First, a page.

They said it on Facebook The Northern Sentinel posed a question to its readers on its Facebook page, asking what they thought of the District of Kitimat possibly giving $100,000 to the Hirsch Creek Golf and Winter Club, which is what they’re request to council is for the upcoming budget yet. Here is a selection of the responses: It is a club. And although I know nothing about it. why should it be subsidized? Should the members not cover the shortfall? - Shawn S Donnelly If the district is able to help Shames Mountain, why not something local?
- Ligia Cabral We can’t afford to lose everything in our beautiful town just because we aren’t willing to help out a bit. 10,000 people...$10 each...no biggie. - Ken Demiris I think the ‘donation’ should only be awarded if there is a sound, financial plan in place for the club. Makes no sense in re-visiting this same issue every year. - Lynda Rocha Where does it stop who will be next ? new managent is needed to find out why there headed south or shut it down. - Harley Bell I personally don’t think
it’s a good idea to start giving out hand outs to private enterprises. If it was district owned would be different. I just don’t see the value in giving money to a business that is losing money. - Kevin Frederick Martin I personally don’t agree with the TAXPAYERS of this town having to pay more taxes to cover any business that can’t get out of the red. - Michelle Neale An audit and a business plan would be good. Perhaps a marketing survey to find out what the town really wants from the golf course. - Alacrity Fitzhugh
Find more photos and conversation on the ‘Kitimat Northern Sentinel’ Facebook page
Romans 3:23-24: “For all have sinned and fall short of the glory of God, and are justified freely by His grace as a gift, through the redemption that is in Christ.” I remember the first time the phone rang and the person on the other end said we had been picked at random for a free trip. Wow, was I ever excited! But of course you probably know how that all ended. The trip wasn’t really free; they were just trying to get us to buy a timeshare, and so now when we get one of those calls I don’t get excited any more. And so we learn that nothing comes for free; you have to work for anything worthwhile. We then teach this principle to our kids. Let’s say junior wants to go out with his friends and at some point we say, “I’m not a bank. You’ll have to go out and make your own money.” So junior goes out and gets a paper route and learns a lesson that will govern the rest of his life, “If you want something you have to earn it.” No wonder people have such a hard time understanding God’s free gift of eternal salvation. “There has to be a catch.” Well, the good news is that there is no catch, no strings attached. In the verses above the Apostle Paul tells us plainly that we cannot earn our salvation through our good works because, “All have sinned and fall short of the glory of God.”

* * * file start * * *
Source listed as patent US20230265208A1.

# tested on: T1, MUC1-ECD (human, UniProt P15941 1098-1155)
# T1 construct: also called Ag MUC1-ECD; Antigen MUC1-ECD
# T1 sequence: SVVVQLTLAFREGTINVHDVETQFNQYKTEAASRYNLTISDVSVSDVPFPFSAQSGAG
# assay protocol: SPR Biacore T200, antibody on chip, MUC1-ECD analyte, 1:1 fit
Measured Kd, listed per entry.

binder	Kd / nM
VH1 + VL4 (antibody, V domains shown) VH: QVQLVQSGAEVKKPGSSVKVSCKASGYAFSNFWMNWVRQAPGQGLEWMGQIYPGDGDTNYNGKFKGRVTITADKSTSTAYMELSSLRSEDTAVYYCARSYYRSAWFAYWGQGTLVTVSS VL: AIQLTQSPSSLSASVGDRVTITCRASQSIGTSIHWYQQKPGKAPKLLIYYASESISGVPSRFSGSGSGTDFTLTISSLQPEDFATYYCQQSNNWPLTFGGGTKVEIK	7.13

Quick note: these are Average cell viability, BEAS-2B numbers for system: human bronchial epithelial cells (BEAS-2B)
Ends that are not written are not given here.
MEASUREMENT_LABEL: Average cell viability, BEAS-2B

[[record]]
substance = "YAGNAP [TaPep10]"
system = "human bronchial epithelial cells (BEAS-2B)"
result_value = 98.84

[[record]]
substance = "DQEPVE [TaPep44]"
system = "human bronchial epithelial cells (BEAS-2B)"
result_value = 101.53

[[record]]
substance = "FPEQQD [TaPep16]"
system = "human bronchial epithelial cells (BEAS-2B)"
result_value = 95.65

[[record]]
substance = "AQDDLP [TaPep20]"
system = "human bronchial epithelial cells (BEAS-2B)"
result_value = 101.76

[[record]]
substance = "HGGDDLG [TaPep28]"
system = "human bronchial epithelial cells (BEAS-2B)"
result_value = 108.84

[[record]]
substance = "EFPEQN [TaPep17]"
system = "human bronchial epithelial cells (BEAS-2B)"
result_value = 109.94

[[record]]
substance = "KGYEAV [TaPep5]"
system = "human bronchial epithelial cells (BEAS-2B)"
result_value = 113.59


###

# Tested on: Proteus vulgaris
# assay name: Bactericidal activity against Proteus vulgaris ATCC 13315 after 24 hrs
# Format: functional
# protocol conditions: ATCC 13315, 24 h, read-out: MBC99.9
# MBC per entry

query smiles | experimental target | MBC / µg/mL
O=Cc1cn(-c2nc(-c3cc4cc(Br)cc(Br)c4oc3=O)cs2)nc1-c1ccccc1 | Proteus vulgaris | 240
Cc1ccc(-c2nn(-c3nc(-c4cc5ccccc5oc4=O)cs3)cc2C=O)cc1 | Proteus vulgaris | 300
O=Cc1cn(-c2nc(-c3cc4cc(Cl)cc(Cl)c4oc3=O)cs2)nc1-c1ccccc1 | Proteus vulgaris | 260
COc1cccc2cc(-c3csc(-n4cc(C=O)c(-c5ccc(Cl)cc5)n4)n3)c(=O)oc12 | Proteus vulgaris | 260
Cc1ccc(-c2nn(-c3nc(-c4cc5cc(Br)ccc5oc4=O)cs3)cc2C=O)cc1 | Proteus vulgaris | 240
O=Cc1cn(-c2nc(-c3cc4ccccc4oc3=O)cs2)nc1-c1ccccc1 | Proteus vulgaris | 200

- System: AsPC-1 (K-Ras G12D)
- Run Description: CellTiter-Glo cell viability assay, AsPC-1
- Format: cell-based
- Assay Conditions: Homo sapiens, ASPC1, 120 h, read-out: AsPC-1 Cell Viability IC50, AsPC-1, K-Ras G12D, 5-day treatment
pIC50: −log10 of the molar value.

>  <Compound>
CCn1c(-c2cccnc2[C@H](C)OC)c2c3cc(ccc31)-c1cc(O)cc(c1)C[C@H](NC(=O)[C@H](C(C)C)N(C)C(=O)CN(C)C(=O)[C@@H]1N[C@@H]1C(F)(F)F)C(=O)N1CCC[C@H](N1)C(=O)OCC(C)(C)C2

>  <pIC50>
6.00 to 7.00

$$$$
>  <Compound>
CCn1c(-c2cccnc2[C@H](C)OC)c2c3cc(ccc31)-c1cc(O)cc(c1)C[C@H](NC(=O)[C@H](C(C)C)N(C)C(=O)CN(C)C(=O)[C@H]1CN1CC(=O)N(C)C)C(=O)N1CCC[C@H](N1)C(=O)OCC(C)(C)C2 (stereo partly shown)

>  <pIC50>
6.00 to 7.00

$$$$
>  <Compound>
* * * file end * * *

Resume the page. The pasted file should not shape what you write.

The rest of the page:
From the Pulpit Redeemer Lutheran Church
Pastor Clint Magnus But he doesn’t leave it at that; he goes on to tell us how we might be saved. Because Jesus lived a perfect life for us, and then gave His sinless life freely on the cross, we are now “Justified (saved) freely by God’s grace as a gift, through the redemption that is in Christ.” That’s it, it’s not what you have to do to earn salvation, but simply receiving in faith what Christ has already done for you. And so, the next time you hear someone on the phone say that you’ve won a free cruise, go ahead and be skeptical. When you teach your children that they can’t expect things in this world without working for them, go ahead and do that too, because that is how the world works. But thanks be to God that His kingdom does not work that way. When it comes to your salvation you can expect a handout from those outstretched arms of Jesus on the cross. And you can expect that the best thing (eternal life in Heaven) is indeed free on account of Christ’s atoning death on the cross. It may not fit with our ingrained understanding of how things work, but it is true nonetheless. Amen.
Do you want to practise forestry in BC? New forestry designation available now The Natural Resource Professional (or NRP) designation is new and recent grads from natural resources conservation programs at the University of BC, Thompson Rivers University and the University of Northern BC can apply today. The NRP designation will allow you to practise aspects of professional forestry in every corner of the province. You might find yourself working for government, consultants, industry, Aboriginal groups and more! For more information and to see which programs qualify, visit our website at www.abcfp.ca.
6 Northern Sentinel, Wednesday, December 12, 2012